Etiquette School is in session! > "I'm afraid that won't be possible."

Being addressed by first name

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Mental Magpie:

--- Quote from: White Lotus on October 19, 2012, 12:01:00 AM ---I completly agree with Ms. Crocodile.   I hate being first-named by people who could be my children.  I was raised -- and in the USA -- that one addresses anyone one's parents' ages and up by title and surname until one is asked to do otherwise, and taught my children to do the same, with some exceptions for colleagues of equal professional status.  This is especially egregious when I say, "Hi,  I am Dr. Lotus" and am immediately called "Whitey," a nickname I have never, ever used.  This is also a serious problem with first-naming people.  People are very commonly called by nicknames, not the full formal forms of their given names, or the reverse.  Is she called Susan, Sue, Suzie, or Suz? Is she called Elizabeth, Beth, Liza, Betty, Betsy, Bess, Liz -- what?  If she is called Peggy, she may not even know who you are talking about when you call out "Margaret."  Is it Theresa, Tess, Terry or perhaps Louise, her middle name?   But if you call any of these women "Ms. Lee" you really cannot screw up.  I usually respond, "I have never in my life been called that.  Dr. Lotus will do."
I  also HATE being called "MRS."   I am a "Dr."  or a "Ms." (Ph.D.)  It is not in the least respectful to address the women who fought to make a marital status neutral title for women available by a title that identifies them by a presumed marital status.  And I am so close to 60 I can just about touch it.

--- End quote ---

So people should automatically just know by looking at you that you're a doctor or that you despise Mrs. even though you're married (assuming you're married in this case...if you're not married, should they automatically just know you're not?)?  The only point at which I think it becomes disrespectful is when you voice your preference and then a person ignores it.  Up until that point, I don't think it's disrespectful at all.

Margo:

--- Quote from: Mental Magpie on October 19, 2012, 12:17:36 AM ---
--- Quote from: White Lotus on October 19, 2012, 12:01:00 AM ---I completly agree with Ms. Crocodile.   I hate being first-named by people who could be my children.  I was raised -- and in the USA -- that one addresses anyone one's parents' ages and up by title and surname until one is asked to do otherwise, and taught my children to do the same, with some exceptions for colleagues of equal professional status.  This is especially egregious when I say, "Hi,  I am Dr. Lotus" and am immediately called "Whitey," a nickname I have never, ever used.  This is also a serious problem with first-naming people.  People are very commonly called by nicknames, not the full formal forms of their given names, or the reverse.  Is she called Susan, Sue, Suzie, or Suz? Is she called Elizabeth, Beth, Liza, Betty, Betsy, Bess, Liz -- what?  If she is called Peggy, she may not even know who you are talking about when you call out "Margaret."  Is it Theresa, Tess, Terry or perhaps Louise, her middle name?   But if you call any of these women "Ms. Lee" you really cannot screw up.  I usually respond, "I have never in my life been called that.  Dr. Lotus will do."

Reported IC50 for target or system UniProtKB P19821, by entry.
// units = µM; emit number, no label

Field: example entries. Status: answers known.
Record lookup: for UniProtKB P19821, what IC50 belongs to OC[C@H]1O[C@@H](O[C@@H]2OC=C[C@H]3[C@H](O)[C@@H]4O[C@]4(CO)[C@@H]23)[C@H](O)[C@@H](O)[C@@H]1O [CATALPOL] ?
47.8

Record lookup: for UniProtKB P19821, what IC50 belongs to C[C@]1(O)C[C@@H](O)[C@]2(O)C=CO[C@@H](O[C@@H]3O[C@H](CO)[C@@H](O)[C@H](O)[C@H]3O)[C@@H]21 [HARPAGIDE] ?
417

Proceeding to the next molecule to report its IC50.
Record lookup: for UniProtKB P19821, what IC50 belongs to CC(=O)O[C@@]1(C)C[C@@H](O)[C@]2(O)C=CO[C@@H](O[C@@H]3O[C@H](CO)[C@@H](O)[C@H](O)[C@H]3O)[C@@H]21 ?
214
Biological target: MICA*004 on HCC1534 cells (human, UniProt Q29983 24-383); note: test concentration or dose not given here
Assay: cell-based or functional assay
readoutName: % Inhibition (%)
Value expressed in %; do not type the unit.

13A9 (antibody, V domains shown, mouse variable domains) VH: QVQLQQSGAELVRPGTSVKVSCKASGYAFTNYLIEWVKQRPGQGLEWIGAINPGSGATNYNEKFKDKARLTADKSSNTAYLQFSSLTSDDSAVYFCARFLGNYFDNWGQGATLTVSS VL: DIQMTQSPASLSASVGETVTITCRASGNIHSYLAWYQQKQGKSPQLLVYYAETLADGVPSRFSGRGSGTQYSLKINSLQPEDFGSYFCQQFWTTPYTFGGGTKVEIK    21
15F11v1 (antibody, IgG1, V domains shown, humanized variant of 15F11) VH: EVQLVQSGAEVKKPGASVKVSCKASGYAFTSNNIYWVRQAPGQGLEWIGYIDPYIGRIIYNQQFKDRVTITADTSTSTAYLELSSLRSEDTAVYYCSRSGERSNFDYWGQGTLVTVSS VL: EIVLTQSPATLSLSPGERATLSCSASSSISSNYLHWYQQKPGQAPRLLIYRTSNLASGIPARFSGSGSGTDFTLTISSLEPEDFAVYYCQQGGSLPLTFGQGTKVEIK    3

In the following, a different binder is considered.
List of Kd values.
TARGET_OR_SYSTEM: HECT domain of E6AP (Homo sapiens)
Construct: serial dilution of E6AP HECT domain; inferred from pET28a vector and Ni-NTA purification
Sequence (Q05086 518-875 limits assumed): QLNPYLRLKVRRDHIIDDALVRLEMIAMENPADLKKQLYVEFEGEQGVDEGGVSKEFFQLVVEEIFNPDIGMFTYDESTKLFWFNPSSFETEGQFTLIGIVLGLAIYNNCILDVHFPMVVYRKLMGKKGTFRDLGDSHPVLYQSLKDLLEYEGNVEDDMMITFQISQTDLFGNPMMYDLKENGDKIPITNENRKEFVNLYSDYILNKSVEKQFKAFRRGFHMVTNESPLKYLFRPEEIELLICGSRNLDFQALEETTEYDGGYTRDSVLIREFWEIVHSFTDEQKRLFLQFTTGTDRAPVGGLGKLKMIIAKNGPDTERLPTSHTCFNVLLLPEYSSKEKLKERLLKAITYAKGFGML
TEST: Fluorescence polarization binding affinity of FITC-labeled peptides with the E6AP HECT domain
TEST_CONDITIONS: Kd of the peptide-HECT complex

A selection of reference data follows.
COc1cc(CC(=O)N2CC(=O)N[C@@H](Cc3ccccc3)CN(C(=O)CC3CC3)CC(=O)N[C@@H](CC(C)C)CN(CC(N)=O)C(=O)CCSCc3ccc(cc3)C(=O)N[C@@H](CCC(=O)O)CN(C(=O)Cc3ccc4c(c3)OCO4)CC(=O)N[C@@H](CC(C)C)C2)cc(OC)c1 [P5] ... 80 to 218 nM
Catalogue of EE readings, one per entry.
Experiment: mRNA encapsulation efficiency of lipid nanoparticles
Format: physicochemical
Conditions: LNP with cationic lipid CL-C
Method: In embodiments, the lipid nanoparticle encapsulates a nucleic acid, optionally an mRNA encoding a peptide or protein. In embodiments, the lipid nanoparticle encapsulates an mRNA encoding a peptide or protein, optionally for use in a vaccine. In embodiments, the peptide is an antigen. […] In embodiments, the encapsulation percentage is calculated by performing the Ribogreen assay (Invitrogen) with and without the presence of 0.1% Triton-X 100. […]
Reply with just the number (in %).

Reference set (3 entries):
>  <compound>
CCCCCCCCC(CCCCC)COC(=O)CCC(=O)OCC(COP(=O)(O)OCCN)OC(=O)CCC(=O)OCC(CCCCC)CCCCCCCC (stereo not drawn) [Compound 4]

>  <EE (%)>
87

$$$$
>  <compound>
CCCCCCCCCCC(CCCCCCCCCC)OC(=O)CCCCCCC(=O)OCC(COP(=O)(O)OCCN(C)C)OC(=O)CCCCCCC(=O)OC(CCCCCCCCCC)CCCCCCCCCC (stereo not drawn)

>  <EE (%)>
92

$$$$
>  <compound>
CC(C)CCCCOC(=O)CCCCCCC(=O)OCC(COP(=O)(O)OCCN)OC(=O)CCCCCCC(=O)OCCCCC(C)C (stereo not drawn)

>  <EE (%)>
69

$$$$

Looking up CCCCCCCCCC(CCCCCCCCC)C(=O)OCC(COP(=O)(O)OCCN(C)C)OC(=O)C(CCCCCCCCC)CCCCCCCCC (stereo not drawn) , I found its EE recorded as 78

I  also HATE being called "MRS."   I am a "Dr."  or a "Ms." (Ph.D.)  It is not in the least respectful to address the women who fought to make a marital status neutral title for women available by a title that identifies them by a presumed marital status.  And I am so close to 60 I can just about touch it.

--- End quote ---

So people should automatically just know by looking at you that you're a doctor or that you despise Mrs. even though you're married (assuming you're married in this case...if you're not married, should they automatically just know you're not?)?  The only point at which I think it becomes disrespectful is when you voice your preference and then a person ignores it.  Up until that point, I don't think it's disrespectful at all.

--- End quote ---

People can't be expected to know by looking whether you are a Doctor, but  calling someone 'Mrs' makes two presumptions - first that they are married, and secondly that they are happy to be called Mrs.

This is why we have 'Ms' as it doesn't carry those assumptions. And we've had it for at least 50 years now, it's not as though it's a temporary or uncommon fad.

It's about starting with respect.

If you don't know someone, then you begin by adressing them formally as Mr. X or Ms. X. They can then let you know if they prefer a different form of address, whether it is to say (politely) "Oh,. it's Dr X, actually, or "I prefer Mrs X" or "Please call me Liz".

I think that **particualrly** in a professional setting, calling someone Miss or Mrs where they have not already expressed a preference is less respectful then calling them Ms, which is a neutral word.

Mental Magpie:

--- Quote from: Margo on November 16, 2012, 09:02:17 AM ---